The president of Planned Parenthood Iowa responded that the term “no complications” referred to the trial itself and not the conditions of the participants. Planned Parenthood failed to return a newspaper’s calls after that.

Louviere eventually travelled to Washington, where he testified at government hearings on RU-486.

Citizen added that numerous other complications have been reported from RU-486. Doctors in Singapore said that one woman lost 20 per cent of her blood volume – or 761 millilitres – after undergoing a chemical abortion. And in a French study, 21 women were admitted to hospital to control bleeding, 15 required surgery and four needed blood transfusions.

Among the French victims was 31-year-old Nadine Walkowiak, a mother of five who in 1991 was given RU-486 and died two days later of a massive coronary thrombosis. Her death followed warnings more than three years earlier from the director of pharmacy and medicine in the French Health Ministry, who warned that there were “difficulties” with RU-486.

“It seems desirable to realize an exhaustive evaluation of the technical, judicial and ethical aspects of any definitive decision about the authorization to put on the market (RU-486),” said the director. However, the evaluation was never performed and RU-486 went into mainstream use in France.

Although most media reports harp about the alleged safety and effectiveness of RU-486, one observer pointed out that if RU-486 replaced surgical abortion, about 15,000 U.S. women would suffer hemorrhaging and require blood transfusions each year. “These are not ‘safe and effective’ numbers,” said Douglas Kmiec, a law professor at the University of Notre Dame.

‘A disaster waiting to happen’

Dr. Thomas Hilgers, president of the Paul VI Institute for the Study of Human Reproduction in Omaha, Neb., said RU-486 is “a disaster waiting to happen” if 500,000 women a year use it. “RU-486 is a potent progesterone antagonist. It affects every cell in a women’s body where progesterone is a factor – the reproductive system, the breasts and, to some extent, the bones. In the midst of a national breast cancer epidemic, we can’t afford to be ignoring these implications.”

“Nobody is asking what are the long-term results of using RU-486,” added former abortionist Bernard Nathanson. “Is there reproductive failure subsequently? Are the women who use RU-486 able to get pregnant again? What is the story with their female children? Are there transgenerational effects?”

Lawrence F. Roberge, a bio-ethicist and bio-medical researcher who has researched RU-486 for the American Life League, says a common side-effect of the drug is infections, usually in the genital or pelvic tract. “Whenever the RU-486 treatment led to an incomplete abortion (thus requiring a dilation and curettage for a followup), up to 29.4 per cent of the women reported an infection requiring antibiotic treatment.” He says these infections occur because RU-486 acts to suppress the immune system by causing a woman’s cortisol level to rise.

Laberge also quotes medical studies that report up to 79.1 per cent of women receiving RU-486 experience pain, and up to 80.5 per cent suffer severe uterine cramps, to the extent that many require opiate-based painkillers.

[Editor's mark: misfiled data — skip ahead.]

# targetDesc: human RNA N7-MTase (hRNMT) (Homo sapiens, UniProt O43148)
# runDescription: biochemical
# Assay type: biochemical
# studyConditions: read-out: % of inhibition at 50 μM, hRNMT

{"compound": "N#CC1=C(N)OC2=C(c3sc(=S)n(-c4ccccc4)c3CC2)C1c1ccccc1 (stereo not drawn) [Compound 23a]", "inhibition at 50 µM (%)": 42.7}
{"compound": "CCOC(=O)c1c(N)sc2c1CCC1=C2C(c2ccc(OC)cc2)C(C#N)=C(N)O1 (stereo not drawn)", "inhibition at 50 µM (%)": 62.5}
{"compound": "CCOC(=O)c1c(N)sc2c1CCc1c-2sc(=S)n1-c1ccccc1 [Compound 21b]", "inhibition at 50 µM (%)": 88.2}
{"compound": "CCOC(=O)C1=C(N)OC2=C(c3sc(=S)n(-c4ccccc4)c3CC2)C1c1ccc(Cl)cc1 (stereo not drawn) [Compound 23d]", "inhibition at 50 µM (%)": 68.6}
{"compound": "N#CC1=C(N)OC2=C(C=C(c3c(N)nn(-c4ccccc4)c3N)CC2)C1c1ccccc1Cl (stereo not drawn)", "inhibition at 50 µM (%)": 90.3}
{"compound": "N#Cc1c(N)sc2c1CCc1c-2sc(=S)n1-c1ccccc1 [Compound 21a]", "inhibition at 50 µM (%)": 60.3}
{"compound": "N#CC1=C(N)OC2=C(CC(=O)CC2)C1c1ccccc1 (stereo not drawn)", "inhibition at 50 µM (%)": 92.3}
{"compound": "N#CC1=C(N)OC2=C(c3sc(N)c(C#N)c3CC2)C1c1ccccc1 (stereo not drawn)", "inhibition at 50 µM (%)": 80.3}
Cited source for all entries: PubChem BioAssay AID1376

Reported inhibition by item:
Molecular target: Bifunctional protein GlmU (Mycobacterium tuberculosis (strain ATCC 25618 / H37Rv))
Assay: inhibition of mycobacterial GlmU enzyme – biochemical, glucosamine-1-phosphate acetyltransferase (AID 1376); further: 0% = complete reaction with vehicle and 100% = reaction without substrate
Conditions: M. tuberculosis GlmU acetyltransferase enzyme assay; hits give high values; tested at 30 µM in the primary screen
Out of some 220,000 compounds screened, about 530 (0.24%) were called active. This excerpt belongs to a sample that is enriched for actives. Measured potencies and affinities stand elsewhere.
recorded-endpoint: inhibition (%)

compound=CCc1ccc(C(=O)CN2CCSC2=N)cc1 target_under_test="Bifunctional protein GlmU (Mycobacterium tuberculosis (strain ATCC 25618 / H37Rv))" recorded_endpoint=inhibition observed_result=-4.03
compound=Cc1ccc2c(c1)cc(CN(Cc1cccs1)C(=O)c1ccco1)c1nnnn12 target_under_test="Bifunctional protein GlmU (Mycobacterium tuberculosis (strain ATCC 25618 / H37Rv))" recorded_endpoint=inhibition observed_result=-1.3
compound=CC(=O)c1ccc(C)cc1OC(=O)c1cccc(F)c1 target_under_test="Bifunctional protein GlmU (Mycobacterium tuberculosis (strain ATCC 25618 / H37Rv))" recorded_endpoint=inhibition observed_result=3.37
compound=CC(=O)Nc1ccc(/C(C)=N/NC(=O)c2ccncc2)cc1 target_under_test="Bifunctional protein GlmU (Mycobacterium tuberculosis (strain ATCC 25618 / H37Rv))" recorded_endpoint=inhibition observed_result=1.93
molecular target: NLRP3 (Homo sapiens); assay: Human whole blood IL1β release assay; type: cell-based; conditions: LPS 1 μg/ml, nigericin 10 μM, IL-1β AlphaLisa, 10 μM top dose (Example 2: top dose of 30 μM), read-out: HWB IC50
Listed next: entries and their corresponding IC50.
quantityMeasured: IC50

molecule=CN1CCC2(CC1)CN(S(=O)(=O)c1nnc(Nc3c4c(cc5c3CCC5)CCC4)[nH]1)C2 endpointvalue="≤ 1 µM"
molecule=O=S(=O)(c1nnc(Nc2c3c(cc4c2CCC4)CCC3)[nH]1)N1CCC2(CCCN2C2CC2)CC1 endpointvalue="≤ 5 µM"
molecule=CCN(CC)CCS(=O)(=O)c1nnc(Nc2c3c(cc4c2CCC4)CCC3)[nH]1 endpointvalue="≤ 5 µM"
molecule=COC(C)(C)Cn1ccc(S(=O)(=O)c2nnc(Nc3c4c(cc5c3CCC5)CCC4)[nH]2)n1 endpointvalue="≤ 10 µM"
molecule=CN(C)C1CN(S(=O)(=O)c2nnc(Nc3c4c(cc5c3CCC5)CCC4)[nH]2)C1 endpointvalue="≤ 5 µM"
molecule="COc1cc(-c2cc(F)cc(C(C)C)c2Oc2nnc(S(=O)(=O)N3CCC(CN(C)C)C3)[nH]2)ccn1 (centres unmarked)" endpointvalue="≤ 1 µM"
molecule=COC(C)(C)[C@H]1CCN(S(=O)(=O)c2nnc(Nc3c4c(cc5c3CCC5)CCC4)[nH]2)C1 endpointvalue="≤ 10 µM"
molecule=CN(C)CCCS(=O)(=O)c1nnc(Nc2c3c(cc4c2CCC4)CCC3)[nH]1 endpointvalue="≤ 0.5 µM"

One pharmaceutical industry analyst suggested that the tenacity of pro-life forces is the main factor in the failure of RU-486 to make a widespread appearance in the U.S. “The question is whether the financial gain is worth the political headache,” observed Hemant Shah. “And for most pharmaceutical companies, the answer is no.”

At a July meeting in New York, 42 “experts” in women’s health and population issues concluded women in developing countries need “better access” to RU-486. In their report, co-authoured by Wendy Ewart of The Wellcome Trust medical charity and Beverly Winikoff of the Population Council, the “experts” concluded that RU-486 “has come of age for use in early medical abortion” and is ready for use in resource-poor environments.

Ewart and Winikoff added that “health advocates” must work hard to focus opinion on “the social injustice of unsafe abortion” in order to “hold governments and their legislative processes accountable.”

The June issue of the American Journal of Obstetrics and Gynecology, meanwhile, reported that though proponents have claimed mifepristone is a valid treatment option for endometriosis (menstrual pains, and cyst formations and adhesions in the uterus), the opposite is the case. In a study of seven women over a two-year period, no change in the state of the membrane lining the uterus was found.

Nonetheless, Abortion Rights Mobilization announced last month that RU-486 will soon be tested against endometrial cancer. ARM president Lawrence Lader claimed tests have already been conducted against brain tumours, with “promising results,” and that the drug will also be used to induce quicker labour, in order to reduce the number of Caesarian procedures.

Lader said ARM is pledging to administer RU-486 to 10,000 women at 15 hospitals and clinics across the U.S., including New York’s Columbia-Presbyterian and Montefiore hospitals.

Dr. Joel Brind, a professor of biology, chemistry and endocrinology at Baruch College, City University of New York, warns that other drugs similar to RU-486 are waiting in the wings. Onapristone (also known as ZK-299) has been tested as a treatment for breast cancer, but can induce abortions. The Dutch drug giant Organon, meanwhile, has a number of drugs in various stages of testing under “ORG” code names.